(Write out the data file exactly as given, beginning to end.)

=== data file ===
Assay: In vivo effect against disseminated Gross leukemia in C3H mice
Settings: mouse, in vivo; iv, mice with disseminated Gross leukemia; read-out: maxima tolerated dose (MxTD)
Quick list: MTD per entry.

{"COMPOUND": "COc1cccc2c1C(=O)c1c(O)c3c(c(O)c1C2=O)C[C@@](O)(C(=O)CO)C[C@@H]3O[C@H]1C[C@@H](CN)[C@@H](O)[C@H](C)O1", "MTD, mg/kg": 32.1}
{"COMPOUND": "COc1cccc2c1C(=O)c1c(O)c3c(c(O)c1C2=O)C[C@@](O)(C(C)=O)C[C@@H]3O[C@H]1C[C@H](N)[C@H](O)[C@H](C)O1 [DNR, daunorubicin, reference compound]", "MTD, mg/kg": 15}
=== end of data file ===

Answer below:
Assay: In vivo effect against disseminated Gross leukemia in C3H mice
Settings: mouse, in vivo; iv, mice with disseminated Gross leukemia; read-out: maxima tolerated dose (MxTD)
Quick list: MTD per entry.

{"COMPOUND": "COc1cccc2c1C(=O)c1c(O)c3c(c(O)c1C2=O)C[C@@](O)(C(=O)CO)C[C@@H]3O[C@H]1C[C@@H](CN)[C@@H](O)[C@H](C)O1", "MTD, mg/kg": 32.1}
{"COMPOUND": "COc1cccc2c1C(=O)c1c(O)c3c(c(O)c1C2=O)C[C@@](O)(C(C)=O)C[C@@H]3O[C@H]1C[C@H](N)[C@H](O)[C@H](C)O1 [DNR, daunorubicin, reference compound]", "MTD, mg/kg": 15}